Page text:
Along with Ljubljana, our list of must-visits included the Postojna Caves and the Predjama Castle. So, the next day, we took the Eurail to the Postojna Caves, which is a 24 km long, two million-year-old cave system. Formed by the Pivka River, it is known for its drapery formations-like folded curtains. We settled into an open train at the entrance of the cave. Soon, the long train dipped smoothly into the depths of the earth and we passed the most astounding formations of stalactites and stalagmites.
For some strange reason, some of them reminded me of lovers reaching out to each other or on the verge of meeting, after a lonely wait of millions of years. But sometimes they resembled the open jaws of a shark and sometimes as if the magnificent heaven had opened up for us. We drove through narrow tunnels, huge halls and overhanging intricate formations, which we could almost touch.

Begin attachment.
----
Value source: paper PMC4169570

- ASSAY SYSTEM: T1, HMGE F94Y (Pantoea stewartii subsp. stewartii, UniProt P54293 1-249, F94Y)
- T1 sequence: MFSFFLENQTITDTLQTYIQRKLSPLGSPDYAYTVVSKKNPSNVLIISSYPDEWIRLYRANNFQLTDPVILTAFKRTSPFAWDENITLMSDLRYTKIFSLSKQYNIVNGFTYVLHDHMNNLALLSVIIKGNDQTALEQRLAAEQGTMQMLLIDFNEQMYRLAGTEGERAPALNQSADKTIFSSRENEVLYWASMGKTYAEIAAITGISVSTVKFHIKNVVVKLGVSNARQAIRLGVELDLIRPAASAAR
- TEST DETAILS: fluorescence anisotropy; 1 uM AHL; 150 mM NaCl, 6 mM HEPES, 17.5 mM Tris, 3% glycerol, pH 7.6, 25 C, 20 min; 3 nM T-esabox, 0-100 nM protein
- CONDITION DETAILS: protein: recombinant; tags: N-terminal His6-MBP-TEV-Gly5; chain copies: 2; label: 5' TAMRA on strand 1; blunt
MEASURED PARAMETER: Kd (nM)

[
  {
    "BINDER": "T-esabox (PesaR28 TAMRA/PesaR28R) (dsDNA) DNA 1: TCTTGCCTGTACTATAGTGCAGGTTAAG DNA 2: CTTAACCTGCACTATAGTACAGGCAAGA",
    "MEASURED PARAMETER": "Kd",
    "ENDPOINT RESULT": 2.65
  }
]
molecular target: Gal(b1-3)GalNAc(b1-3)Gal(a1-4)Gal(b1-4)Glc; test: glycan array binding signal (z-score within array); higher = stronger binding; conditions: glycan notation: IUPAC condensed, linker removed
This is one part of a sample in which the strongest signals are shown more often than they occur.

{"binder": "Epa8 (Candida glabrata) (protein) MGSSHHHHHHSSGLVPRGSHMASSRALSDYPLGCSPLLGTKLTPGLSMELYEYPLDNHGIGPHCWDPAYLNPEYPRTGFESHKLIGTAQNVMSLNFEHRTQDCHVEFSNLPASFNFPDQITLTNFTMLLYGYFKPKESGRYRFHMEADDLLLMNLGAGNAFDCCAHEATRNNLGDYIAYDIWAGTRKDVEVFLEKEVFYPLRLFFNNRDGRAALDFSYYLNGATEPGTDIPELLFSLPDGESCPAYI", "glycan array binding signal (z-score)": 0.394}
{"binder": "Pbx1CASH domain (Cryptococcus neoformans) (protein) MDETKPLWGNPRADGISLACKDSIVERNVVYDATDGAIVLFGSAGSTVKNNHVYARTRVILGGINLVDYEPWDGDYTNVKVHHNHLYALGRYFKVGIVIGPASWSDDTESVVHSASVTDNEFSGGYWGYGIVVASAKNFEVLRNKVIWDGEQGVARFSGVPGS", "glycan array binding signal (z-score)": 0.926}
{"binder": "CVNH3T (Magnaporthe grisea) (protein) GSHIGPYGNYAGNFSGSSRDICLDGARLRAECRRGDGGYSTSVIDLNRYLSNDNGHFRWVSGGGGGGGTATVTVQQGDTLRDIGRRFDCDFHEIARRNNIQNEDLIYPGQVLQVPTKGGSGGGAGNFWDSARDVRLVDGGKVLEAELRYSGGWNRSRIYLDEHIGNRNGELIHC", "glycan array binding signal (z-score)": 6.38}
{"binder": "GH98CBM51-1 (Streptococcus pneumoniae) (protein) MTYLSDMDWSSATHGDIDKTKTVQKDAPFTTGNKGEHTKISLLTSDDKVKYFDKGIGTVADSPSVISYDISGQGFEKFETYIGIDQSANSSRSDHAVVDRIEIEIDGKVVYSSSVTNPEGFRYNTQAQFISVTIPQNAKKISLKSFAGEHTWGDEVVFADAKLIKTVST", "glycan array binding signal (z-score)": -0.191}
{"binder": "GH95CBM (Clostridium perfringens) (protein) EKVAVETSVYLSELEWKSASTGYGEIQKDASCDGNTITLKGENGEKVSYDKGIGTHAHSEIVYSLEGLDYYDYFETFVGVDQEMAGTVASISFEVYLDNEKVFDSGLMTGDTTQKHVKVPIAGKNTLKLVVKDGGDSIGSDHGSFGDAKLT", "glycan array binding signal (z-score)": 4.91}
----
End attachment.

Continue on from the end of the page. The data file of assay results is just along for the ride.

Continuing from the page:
Staircase in Predjama castle | Photos and copyright @ManjiriPrabhu
We also walked through large landscapes boasting the most dramatic scenes of the earth, shimmering in the orange and yellow lights. Tourists strolled uphill and downhill over smooth white paths with supporting cave railings and it was as if we had a date with nature at its natural best. The highlight of the cave, among other things, is the Concert Hall with its fantastic acoustics, which can house close to 10,000 people. When we finally emerged out of the Postojna Caves, we were dazed but filled with a sense of awe and respect for nature and its unique relationship with mankind.